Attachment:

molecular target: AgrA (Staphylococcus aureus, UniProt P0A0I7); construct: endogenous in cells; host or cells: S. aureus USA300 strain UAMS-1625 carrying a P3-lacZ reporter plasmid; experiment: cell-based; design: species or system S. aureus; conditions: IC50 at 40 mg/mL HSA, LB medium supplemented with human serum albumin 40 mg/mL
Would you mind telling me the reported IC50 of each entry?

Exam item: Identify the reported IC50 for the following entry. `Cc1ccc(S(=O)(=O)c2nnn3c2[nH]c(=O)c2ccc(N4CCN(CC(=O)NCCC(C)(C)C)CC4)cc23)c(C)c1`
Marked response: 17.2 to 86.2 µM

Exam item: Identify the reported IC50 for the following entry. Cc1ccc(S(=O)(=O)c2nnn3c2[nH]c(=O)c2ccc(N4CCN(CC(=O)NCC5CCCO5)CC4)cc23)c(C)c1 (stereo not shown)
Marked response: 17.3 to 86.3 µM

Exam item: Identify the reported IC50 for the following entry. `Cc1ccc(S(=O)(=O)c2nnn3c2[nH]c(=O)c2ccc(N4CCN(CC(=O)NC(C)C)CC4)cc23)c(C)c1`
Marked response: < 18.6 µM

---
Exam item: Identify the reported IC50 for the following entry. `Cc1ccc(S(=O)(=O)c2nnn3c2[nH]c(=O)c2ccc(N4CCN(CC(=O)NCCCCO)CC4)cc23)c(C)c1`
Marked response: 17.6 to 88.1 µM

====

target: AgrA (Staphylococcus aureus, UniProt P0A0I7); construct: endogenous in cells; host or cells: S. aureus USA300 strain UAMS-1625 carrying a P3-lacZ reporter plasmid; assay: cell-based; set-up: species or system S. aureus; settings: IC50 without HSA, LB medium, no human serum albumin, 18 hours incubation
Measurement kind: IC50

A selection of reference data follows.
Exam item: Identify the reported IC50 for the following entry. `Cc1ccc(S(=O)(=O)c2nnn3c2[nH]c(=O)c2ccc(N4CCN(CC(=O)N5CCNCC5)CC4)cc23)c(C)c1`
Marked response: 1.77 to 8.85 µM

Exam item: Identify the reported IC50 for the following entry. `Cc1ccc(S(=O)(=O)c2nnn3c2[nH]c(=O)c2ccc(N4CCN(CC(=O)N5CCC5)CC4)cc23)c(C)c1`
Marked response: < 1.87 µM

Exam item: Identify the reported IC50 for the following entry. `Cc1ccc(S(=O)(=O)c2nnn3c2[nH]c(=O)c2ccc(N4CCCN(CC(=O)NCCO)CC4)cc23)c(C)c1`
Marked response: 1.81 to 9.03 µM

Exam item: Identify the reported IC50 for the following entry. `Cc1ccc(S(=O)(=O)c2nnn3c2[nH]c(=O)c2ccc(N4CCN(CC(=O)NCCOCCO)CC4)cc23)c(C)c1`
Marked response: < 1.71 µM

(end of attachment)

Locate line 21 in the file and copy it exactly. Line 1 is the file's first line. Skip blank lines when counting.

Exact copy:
Marked response: 1.81 to 9.03 µM